Following the autobiographical writings of Max Blecher in his continual struggle with bone tuberculosis and constantly plagued by being bedridden, Scarred Hearts is Romanian director Radu Jude’s latest feature, dealing with a plethora of heavy and macabre themes in 1937’s Romania. Accompanied by a distinct visual style and gorgeous academy ratio, it’s a bold piece of European cinema that’s not afraid to patiently let a scene hold and play out, whilst slowly captivating you with its profound writings and opaque poetry.
After visiting a hospital with his father, 20-year-old Emanuel (Lucian Teodor Rus) is instantly submitted to long needles, a full back cast and regular operations to keep his tuberculosis at bay, while it slowly eats away at his back. Lacking any sort of establishing shot or location building, Emanuel – and audiences likewise – are instantly confined to the walls of hospital, accompanied by the vistas of the Black Sea. This period setting imbues the film with a sense of transition between two pivotal moments of modern human history, the two great wars. Just as Fascism and Hitler ate away at an ideologically weakened Europe, so does the tuberculosis to Emanuel’s back. In drawing away from setting its narrative during any conflict, Scarred Hearts channels Brady Corbet’s stunning debut Childhood of a Leader (2015) in choosing to explore a pre WW2 Europe – a film which deserves to be seen by more.
Bestowed with a youthful and fragile body, Teodor Rus’ physicality adds a layer of melancholy to the depiction of a youth being stricken down by an incurable illness, even if the doctors testify otherwise. Debuting for the first time, it’s a performance which is so tricky to capture. In the cinematography Marius Panduru, his bed bound action is caught from a side on perspective and rarely in any close shots, broadening the space which Emanuel and his bed hold in the frame. Rus’ performance is all the more impressive in his character’s constant state of institutionalised paralysis.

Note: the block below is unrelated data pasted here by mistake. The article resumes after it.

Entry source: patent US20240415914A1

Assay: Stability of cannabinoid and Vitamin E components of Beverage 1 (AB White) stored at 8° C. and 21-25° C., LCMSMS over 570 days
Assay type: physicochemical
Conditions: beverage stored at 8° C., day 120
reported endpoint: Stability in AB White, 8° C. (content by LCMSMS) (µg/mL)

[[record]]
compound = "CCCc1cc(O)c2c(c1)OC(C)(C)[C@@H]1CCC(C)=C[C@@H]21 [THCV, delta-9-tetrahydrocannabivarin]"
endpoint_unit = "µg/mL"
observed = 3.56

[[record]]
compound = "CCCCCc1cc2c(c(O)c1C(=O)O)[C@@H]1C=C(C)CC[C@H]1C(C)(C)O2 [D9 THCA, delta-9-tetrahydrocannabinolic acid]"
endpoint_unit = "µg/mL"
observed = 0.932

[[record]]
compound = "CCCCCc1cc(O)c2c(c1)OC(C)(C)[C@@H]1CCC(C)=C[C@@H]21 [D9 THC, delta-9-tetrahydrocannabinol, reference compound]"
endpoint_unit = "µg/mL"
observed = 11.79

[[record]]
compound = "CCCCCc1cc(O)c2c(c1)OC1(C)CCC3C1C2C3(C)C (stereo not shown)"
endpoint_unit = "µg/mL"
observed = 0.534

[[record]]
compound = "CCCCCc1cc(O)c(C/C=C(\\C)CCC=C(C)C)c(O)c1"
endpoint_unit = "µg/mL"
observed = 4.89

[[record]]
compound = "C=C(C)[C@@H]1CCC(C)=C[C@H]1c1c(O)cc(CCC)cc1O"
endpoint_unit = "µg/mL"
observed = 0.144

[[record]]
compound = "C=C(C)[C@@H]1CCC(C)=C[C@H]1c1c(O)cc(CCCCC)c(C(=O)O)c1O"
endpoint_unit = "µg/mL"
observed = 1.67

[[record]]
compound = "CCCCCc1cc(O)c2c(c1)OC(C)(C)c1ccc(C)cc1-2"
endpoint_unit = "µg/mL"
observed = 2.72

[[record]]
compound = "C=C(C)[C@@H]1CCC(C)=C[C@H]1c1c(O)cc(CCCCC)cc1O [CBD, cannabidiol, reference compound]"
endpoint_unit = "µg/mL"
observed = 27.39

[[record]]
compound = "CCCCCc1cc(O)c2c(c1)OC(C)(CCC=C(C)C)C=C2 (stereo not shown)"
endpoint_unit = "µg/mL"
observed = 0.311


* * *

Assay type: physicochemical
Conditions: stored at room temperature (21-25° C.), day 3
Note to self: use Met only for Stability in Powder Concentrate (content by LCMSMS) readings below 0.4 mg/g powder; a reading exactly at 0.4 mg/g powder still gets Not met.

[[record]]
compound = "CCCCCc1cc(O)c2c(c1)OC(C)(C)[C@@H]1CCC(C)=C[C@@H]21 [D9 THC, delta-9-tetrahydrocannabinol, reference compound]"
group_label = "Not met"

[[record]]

Adopting the period setting in the minutest detail, Christian Niclescu’s production design gives the hospital a strong conservative design. Filled with chequered tiles and baby-blue walls, as Emanuel’s health declines, so does the joy which fills these walls, from intellectual debates to sexual relation, resulting in a relationship, with himself and another part time patient Solange (Ivana Mladenovic). These former deeply intimate acts are captured in the words of M. Blecher which intercut the visuals. To some, this may be a hindrance on the narrative. Still, the voids of darkness which fill the white words in the centre of the screen elicit the emotions of Emanuel in a mature and delicate manner and hold the calming nature of poetry in Jim Jarmusch’s tantalising Paterson (2016).
Filled to the brim with themes such as what stimulates the intellectual, the mortality of man and the futility of illness, Scarred Hearts is a heavy, decadent sitting that brings despondency to the brain even after its final scene has played.
Scarred Hearts is available to view for free until Sunday, December 17th, as courtesy of the ArteKino Festival – just click here in order to accede directly to their website.